The journey to bringing COMING 2 AMERICA (read our review HERE) to fruition began with a phone call from Murphy to screenwriter Barry W. Blaustein, who, along with his writing partner, David Sheffield, has collaborated with the actor since his early days on Saturday Night Live. In addition to COMING TO AMERICA, on which they served as co-producers, the duo also penned screenplays for Murphy’s box-office hits including BOOMERANG, THE NUTTY PROFESSOR and THE NUTTY PROFESSOR II: THE KLUMPS. For COMING 2 AMERICA, Murphy created the characters, while Blaustein and Sheffield crafted the story and co-wrote the screenplay with Kenya Barris
“I got a call from Eddie, out of nowhere, and he said, ‘I think I have a way of doing the sequel,’” remembers Blaustein. “After he gave me a brief synopsis of the idea, I was interested, and he said, ‘I want you and David to write it.’” That was four years ago. David Sheffield remembers their initial conversations with Eddie Murphy, about shaping the story. “Early on, we talked about how everyone would want to see what’s going on with Akeem and Lisa and we decided that they should be happily married, and we gave them three daughters. We also planted the seeds about there being a feminist statement with the oldest daughter assuming her rightful place and Kenya Barris took that and ran with it. He did such a great job and we’re honored to share a credit with him.”
The goal was to expand the story but also bring back as much of the original cast as possible. “For Eddie and Arsenio, I think the film just builds off of the friendship they’ve had forever. It was also fun trying to figure out how to put all the different characters back in there and we tried to include everybody. If you were in the original movie for five seconds, we thought, ‘We’ll try to get you in there,’” laughs Blaustein
And there certainly could not be a sequel without Reverend Brown (Hall), Randy Watson (Murphy) and his legendary band, “Sexual Chocolate”, or the My-T-Sharp barbershop crew, who are still cutting up and clipping hair on the same block, in the same spot, despite all of the gentrification in Queens. Seeing Soul Glo hair products displayed around the shop makes it seem as though time has stood still for Clarence and Saul (Murphy), Morris (Hall) and Sweets (Clint Smith), but they’re not short on sharing their flagrant opinions about current events.
COMING 2 AMERICA was filmed in Atlanta, Georgia, on the Tyler Perry Studio sound stages beginning in August 2019. And whether the setting was the Joffer palace, the My-T-Sharp barbershop or General Izzi’s compound, creating an authentic look and feel was a collective effort.
For the barbershop scenes, Williams’ focus was on making sure the actors had room to move around, so remote control cameras were used and every shot was storyboarded. Also, it was his first time working with Murphy in prosthetics, which was a learning experience. The prosthetics – skin, noses, teeth, you name it – were the creation of make-up artist, Mike Marino, for whom working on COMING 2 AMERICA was both a dream realized and an opportunity to honor his childhood idol, Rick Baker, who did the make-up for Murphy and Hall’s variety of characters in the first film. “Duplicating the make-up for all of those characters that are so famous was almost impossible, like trying to paint a replica of the Sistine Chapel,” notes Marino, “but we were up for the challenge.” Part of that challenge was factoring in how the barbershop crew, Reverend Brown and Randy Watson might have advanced in age over 30 years. That required testing colors, selecting sizes and shapes of facial features and experimenting with silicone, which is a departure from the foam latex that was used back in the day. “Silicone allows the actors the flexibility to really move their faces around and make different expressions.” At his studio is where Marino conducted the testing and also, photographed makeups. After taking mental notes and sending in photos, he saw where some tweaking would be required. “There were minor things that we changed, like making a nose bigger or smaller or even making a character’s hair darker,” he says. “We’d immediately go back and make those adjustments and when we felt that everything was right, we’d come to set and glue makeups on Eddie and Arsenio to make sure everything looked good.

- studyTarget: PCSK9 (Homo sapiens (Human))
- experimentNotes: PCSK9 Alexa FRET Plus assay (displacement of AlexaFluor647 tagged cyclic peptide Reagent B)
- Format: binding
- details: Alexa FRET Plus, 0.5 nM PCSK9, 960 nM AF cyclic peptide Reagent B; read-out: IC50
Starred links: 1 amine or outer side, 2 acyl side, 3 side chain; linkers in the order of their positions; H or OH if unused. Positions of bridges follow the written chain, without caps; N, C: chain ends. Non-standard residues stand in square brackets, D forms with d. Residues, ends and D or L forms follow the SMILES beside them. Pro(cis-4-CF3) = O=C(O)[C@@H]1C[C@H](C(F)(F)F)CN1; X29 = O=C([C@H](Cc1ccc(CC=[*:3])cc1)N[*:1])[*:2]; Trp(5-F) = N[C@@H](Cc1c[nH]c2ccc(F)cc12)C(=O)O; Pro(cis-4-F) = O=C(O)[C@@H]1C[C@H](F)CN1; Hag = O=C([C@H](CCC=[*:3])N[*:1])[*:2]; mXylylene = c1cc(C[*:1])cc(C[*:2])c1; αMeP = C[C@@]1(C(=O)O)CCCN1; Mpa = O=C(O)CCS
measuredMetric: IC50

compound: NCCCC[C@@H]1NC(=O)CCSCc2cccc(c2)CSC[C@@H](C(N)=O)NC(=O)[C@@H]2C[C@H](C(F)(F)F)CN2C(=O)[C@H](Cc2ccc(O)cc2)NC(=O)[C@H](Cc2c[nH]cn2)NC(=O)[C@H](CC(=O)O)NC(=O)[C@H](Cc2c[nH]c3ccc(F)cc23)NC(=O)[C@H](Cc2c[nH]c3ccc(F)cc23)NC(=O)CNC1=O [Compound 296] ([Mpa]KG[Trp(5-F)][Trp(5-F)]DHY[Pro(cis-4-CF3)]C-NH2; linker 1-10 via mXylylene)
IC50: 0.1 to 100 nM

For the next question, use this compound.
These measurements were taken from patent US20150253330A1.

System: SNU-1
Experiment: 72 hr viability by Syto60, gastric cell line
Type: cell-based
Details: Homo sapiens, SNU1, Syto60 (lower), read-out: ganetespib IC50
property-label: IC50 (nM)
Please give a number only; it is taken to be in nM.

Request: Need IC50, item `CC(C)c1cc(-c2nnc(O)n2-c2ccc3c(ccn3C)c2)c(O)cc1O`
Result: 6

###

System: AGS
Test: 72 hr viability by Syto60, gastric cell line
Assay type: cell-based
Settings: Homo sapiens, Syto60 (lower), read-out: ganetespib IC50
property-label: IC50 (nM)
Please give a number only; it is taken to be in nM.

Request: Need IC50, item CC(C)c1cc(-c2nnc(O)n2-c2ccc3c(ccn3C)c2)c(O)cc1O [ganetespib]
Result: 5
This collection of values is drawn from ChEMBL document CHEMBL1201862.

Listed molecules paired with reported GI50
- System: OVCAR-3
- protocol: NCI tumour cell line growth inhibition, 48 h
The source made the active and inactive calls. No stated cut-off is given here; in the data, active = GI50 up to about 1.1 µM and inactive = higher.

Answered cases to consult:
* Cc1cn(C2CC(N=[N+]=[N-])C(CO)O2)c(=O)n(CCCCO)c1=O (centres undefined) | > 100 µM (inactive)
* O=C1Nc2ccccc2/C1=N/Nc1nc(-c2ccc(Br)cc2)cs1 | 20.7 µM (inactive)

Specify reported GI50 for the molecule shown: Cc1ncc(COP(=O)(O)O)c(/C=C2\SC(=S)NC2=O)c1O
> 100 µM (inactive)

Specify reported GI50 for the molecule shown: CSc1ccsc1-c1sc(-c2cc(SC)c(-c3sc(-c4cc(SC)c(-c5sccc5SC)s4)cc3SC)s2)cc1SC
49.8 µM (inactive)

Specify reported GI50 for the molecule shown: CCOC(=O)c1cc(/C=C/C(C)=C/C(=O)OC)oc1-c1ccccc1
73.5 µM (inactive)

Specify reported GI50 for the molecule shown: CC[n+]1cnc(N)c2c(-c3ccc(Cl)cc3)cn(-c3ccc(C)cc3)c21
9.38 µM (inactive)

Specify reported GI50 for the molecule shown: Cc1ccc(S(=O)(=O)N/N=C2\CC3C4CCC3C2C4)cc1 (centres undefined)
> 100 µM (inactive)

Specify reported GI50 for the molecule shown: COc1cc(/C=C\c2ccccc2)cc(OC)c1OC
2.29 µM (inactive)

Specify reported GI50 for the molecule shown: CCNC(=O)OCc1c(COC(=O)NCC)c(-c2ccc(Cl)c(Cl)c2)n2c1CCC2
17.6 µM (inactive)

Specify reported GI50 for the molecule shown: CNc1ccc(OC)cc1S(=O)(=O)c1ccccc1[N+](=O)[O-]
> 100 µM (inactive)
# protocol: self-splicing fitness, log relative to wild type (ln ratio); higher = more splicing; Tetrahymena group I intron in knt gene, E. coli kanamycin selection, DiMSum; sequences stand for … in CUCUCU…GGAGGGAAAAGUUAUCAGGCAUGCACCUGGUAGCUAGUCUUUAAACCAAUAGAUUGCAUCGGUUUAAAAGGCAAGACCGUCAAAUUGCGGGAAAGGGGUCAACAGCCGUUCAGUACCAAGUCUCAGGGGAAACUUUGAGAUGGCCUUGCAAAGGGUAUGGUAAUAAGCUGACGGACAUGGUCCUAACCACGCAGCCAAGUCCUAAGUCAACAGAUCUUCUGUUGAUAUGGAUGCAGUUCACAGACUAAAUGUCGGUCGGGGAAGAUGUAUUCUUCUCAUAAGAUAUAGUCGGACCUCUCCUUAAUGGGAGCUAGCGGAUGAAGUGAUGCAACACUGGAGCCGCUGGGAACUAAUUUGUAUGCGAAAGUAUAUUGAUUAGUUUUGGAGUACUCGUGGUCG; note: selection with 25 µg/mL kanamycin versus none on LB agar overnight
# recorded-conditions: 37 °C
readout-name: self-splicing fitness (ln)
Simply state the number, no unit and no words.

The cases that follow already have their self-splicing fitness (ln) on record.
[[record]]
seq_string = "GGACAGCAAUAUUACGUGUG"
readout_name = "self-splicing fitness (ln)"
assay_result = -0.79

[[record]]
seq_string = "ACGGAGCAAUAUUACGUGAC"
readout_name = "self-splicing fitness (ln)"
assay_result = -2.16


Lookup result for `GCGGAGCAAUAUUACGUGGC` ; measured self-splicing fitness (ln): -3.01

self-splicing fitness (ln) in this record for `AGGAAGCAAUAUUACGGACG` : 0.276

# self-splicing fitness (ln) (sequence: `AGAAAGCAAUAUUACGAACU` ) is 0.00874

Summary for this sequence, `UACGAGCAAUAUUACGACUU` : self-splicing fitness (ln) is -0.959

Along with the barbershop crew, Marino also created the look for the new character, Baba, brought to life by Hall. “Baba is sort of a shaman, wizard kind of guy, a psychic, and Eddie had this idea to make him look like the witch doctor from Shaka Zulu. A fellow artist, Mike Fontaine, and I came up with a way that Arsenio would not only not look like Arsenio, but we’d push him to look like a weird crypt keeper kind of guy.” Hall chimes in. “Craig is great for creativity and I was lucky enough to talk him into letting me play Baba,” he says. “Overall, the set was a laugh-off and everybody was funny. It was like a competition. I wish I was Craig Brewer because he was sitting in the best seat, just watching all of us comics being ourselves, with no censors, every single day!”